New bill to repeal FET introduced to U.S. House of Representatives

Updated May 2, 2019

The battle to eradicate trucking’s federal excise tax returned to Capitol Hill this week as Reps. Doug LaMalfa (R-Calif.) and Collin Peterson (D-Minn.) introduced H.R. 2381, the “Modern, Clean and Safe Trucks Act of 2019,” a bill to repeal the FET on most new heavy-duty trucks and trailers.

LaMalfa also introduced a similar bill, H.R. 2946 in 2017. His actions with Peterson were praised by the Modernize the Truck Fleet (MTF) coalition, a multi-association coalition representing most of the trucking industry that is seeking to repeal and replace FET.

“The FET discourages truck buyers from purchasing the newest, safest and cleanest trucks and trailers available,” says Jodie Teuton, chairwoman of the American Truck Dealers (ATD) and MTF steering committee member. “This tax is as outdated as biplanes and trench warfare. MTF applauds the bipartisan leadership Reps. Peterson and LaMalfa have shown by introducing this bill. MTF urges members of Congress to cosponsor H.R. 2381 to repeal the FET, which will help turnover the truck fleet and put newer, more fuel efficient and safer trucks on the road.”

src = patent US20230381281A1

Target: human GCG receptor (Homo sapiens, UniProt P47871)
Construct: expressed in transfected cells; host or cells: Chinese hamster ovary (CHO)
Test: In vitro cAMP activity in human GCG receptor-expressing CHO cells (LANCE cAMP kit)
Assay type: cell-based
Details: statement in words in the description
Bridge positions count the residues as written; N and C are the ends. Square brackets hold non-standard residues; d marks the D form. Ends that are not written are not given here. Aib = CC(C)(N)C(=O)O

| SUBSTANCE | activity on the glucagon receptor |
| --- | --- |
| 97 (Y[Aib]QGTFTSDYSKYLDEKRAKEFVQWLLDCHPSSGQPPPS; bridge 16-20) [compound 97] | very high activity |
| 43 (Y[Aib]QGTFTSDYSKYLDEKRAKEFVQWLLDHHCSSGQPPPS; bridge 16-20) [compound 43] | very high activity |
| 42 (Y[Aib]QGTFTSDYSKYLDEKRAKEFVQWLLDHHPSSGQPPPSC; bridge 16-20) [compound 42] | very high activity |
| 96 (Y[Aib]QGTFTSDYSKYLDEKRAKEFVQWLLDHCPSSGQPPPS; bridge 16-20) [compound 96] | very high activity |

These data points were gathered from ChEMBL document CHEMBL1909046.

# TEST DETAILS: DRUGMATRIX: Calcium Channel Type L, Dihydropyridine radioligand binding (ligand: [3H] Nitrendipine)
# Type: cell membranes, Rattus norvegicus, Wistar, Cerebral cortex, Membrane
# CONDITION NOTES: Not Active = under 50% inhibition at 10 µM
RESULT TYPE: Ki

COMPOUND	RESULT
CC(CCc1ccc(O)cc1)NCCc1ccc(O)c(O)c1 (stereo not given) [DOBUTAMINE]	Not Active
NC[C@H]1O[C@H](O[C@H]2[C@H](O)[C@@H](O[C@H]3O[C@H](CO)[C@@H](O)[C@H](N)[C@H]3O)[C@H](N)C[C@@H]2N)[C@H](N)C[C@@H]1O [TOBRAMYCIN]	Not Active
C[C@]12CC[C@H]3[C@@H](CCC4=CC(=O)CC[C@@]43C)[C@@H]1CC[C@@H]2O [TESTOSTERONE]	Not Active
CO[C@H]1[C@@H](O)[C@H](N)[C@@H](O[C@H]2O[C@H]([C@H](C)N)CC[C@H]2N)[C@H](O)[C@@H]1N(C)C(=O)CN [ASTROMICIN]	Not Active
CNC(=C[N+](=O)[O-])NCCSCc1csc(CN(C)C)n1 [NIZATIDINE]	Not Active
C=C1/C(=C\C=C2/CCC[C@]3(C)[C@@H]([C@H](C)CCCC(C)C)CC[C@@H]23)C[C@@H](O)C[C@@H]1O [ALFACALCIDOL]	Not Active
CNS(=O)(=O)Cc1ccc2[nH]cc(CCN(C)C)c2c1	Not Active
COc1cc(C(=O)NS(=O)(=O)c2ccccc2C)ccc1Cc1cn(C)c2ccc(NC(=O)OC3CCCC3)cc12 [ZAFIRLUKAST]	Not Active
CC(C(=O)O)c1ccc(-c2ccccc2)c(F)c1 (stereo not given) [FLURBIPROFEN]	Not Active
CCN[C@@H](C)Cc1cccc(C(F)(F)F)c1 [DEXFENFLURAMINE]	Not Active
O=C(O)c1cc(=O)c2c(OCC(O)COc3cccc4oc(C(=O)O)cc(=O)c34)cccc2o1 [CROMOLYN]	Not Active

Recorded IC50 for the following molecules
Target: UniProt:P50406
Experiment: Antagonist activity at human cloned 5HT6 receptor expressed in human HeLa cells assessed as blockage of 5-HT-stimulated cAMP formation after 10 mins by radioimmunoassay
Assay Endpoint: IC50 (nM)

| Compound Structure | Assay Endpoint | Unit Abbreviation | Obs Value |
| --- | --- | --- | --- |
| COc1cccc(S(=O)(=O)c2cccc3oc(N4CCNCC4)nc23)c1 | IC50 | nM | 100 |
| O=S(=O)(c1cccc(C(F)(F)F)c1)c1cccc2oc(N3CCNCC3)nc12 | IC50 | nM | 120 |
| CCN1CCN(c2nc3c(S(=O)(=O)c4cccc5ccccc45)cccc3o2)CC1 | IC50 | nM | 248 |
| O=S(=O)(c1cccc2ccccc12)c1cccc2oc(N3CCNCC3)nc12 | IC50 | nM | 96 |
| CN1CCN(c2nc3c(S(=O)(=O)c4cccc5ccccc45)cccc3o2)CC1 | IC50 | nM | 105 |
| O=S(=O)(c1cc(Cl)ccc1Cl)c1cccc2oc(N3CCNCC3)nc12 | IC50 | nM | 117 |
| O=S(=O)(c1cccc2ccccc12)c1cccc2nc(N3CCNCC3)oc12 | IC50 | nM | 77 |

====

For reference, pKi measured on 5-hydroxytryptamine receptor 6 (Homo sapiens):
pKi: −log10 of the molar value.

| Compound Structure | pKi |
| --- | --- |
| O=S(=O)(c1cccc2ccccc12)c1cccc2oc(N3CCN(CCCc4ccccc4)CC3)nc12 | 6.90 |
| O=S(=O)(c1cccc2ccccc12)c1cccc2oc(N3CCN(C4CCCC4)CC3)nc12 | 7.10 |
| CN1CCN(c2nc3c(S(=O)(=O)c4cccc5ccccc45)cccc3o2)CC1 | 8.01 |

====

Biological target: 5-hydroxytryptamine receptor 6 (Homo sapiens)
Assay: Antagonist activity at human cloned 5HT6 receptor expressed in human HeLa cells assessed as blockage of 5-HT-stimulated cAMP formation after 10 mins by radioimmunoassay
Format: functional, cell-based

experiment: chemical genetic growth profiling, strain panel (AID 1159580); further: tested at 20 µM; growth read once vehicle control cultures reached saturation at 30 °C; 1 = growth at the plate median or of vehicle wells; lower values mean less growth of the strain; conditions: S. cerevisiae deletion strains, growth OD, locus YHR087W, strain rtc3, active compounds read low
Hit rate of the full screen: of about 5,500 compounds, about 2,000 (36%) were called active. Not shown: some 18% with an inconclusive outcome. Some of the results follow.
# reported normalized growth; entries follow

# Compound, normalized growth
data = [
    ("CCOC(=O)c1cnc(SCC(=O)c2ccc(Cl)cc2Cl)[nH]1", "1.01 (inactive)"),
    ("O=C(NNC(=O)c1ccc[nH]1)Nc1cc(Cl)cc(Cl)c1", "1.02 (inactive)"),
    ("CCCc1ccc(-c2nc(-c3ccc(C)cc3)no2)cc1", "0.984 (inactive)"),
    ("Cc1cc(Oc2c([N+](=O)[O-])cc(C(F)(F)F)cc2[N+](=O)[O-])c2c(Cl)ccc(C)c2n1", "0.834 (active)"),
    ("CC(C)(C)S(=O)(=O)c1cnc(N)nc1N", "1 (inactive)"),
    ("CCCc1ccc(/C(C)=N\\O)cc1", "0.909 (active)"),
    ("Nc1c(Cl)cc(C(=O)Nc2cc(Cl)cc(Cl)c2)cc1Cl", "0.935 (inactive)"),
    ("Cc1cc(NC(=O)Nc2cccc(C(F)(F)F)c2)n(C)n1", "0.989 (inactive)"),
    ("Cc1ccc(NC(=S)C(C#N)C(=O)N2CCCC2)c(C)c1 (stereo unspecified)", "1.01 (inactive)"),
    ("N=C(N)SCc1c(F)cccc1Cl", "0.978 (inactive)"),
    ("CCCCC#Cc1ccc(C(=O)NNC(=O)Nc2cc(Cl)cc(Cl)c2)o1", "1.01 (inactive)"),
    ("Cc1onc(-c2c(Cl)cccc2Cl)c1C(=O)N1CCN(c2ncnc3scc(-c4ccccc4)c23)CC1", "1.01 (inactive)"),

Says LaMalfa, “When the FET was introduced over 100 years ago, it was to help pay the costs of fighting World War I. Today, it has quadrupled from 3 percent to 12 percent and the Ottoman Empire is no longer around. It’s an outdated and unnecessary barrier that discourages truck buyers from upgrading to more modern, cleaner and safer vehicles.

“It’s also the highest percentage-based tax that Congress imposes on any product, and it’s not even a reliable source of funding for the Highway Trust Fund. Most heavy-duty truck owners can’t afford a $20,000 tax bill per new truck, so they don’t buy them. They’re far more likely to purchase used or older trucks with older technology that are not as fuel-efficient or don’t achieve the air quality goals the government demands. The FET limits truck replacement, the associated economic growth, and needs to be repealed.”

“The federal excise tax is an outdated burden to small businesses looking to invest in our transportation industry. Repealing this tax would encourage new and cleaner fuel-efficient vehicles on our roads,” adds Congressman Peterson.

The MTF coalition says it is committed to repealing the outdated and burdensome FET and identifying an acceptable replacement to sustain the Highway Trust Fund. H.R. 2381 has been referred to the House Ways and Means Committee for further consideration. MTF is strongly urging Congress to include H.R. 2381 in an infrastructure modernization bill, as they advance broader legislation.

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